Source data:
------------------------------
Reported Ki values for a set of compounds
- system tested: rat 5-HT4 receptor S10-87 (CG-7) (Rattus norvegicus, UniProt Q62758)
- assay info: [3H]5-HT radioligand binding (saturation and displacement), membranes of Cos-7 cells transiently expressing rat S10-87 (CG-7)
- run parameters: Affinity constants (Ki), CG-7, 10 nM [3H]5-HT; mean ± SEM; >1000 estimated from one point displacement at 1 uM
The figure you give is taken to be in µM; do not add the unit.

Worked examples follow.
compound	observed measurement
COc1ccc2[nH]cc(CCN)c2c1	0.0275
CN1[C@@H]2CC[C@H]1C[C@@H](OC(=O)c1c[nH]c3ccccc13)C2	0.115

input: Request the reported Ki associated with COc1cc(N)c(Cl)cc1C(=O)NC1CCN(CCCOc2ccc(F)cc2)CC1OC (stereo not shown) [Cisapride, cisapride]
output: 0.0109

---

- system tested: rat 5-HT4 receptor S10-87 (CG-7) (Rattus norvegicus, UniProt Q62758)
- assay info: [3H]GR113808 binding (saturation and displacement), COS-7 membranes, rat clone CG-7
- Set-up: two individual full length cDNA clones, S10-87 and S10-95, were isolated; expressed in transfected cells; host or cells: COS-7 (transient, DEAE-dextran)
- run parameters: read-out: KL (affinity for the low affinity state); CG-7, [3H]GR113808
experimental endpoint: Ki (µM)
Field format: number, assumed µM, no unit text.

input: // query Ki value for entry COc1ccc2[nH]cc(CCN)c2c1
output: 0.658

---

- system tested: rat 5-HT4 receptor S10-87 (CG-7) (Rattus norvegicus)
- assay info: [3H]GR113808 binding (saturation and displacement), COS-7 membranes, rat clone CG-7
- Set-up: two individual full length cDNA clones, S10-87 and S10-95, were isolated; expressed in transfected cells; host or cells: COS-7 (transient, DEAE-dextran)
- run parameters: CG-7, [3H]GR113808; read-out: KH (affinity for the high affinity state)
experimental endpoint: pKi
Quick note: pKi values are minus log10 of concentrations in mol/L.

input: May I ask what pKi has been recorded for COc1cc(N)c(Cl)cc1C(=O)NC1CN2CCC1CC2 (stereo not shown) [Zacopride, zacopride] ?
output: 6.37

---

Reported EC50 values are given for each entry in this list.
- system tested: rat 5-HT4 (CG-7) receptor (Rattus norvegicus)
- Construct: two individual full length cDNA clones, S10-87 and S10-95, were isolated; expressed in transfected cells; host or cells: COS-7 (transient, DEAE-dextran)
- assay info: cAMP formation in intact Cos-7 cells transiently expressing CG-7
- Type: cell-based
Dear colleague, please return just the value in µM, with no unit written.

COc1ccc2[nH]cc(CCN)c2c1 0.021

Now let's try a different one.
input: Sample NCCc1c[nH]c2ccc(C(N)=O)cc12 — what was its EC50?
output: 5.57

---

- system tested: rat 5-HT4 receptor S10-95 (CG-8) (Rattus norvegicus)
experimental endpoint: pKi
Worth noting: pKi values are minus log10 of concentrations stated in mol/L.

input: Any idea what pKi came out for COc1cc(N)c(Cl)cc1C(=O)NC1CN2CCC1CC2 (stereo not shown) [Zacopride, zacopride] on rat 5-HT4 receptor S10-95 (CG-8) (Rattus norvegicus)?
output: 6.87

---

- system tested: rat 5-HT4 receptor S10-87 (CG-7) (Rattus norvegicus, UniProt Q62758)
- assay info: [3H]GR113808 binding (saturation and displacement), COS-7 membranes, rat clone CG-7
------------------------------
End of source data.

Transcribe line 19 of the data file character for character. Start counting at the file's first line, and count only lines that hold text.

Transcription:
input: // query Ki value for entry COc1ccc2[nH]cc(CCN)c2c1